The Riverland Rangers work primarily on Calperum and Taylorville Stations in the north-eastern section of the South Australian Murray-Darling Basin. The properties cover 345,000 hectares and contain a range of important environmental and cultural assets, including Ramsar listed wetlands, large expanses of remnant mallee vegetation, a range of nationally threatened species, and many significant cultural sites.
The ranger project commenced in 2010 with the aim of increasing the meaningful involvement of Aboriginal people in natural and cultural resources management, and improving their personal, family and community wellbeing. This reflected the local Aboriginal community’s aspirations and was also seen as a way of addressing a range of social issues facing the community.
The Riverland Rangers' undertake a wide range of activities to improve the quality and extent of the properties wetlands and mallee habitats, managing the critical habitat of the nationally endangered black-eared miner and the vulnerable malleefowl. They also collect seed from local remnant vegetation and maintain a seed bank in their extensive nursery. The rangers also do regular feral animal and plant control, cultural site protection and biodiversity surveys.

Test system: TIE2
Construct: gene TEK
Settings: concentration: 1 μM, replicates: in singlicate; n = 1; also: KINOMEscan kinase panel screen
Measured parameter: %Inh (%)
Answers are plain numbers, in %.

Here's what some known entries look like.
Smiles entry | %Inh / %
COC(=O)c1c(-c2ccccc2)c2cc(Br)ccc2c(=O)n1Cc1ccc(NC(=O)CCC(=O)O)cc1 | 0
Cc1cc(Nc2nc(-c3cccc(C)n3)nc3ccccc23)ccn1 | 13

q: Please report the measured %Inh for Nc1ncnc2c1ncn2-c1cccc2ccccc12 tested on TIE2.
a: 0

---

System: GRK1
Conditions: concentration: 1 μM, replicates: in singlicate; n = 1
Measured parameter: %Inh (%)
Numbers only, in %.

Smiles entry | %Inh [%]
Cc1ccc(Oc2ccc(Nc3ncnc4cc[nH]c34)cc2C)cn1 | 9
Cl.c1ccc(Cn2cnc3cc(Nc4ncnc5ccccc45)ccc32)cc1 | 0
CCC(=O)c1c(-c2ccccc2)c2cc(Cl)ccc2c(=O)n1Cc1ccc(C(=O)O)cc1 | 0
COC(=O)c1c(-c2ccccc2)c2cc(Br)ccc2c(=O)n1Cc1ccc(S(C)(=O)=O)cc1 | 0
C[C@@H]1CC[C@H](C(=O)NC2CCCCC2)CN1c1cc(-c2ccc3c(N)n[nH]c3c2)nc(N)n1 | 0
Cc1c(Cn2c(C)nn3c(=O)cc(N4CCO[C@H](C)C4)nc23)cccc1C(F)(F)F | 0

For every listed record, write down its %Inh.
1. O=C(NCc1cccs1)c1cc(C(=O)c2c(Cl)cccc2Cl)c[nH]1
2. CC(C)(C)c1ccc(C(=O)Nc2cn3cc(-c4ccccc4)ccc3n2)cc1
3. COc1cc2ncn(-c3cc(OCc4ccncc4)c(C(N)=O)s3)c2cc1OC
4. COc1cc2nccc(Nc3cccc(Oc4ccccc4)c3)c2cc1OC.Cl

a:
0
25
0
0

The project is a partnership between the Australian Government, South Australian Murray-Darling Basin Natural Resources Management Board and the Australian Landscapes Trust.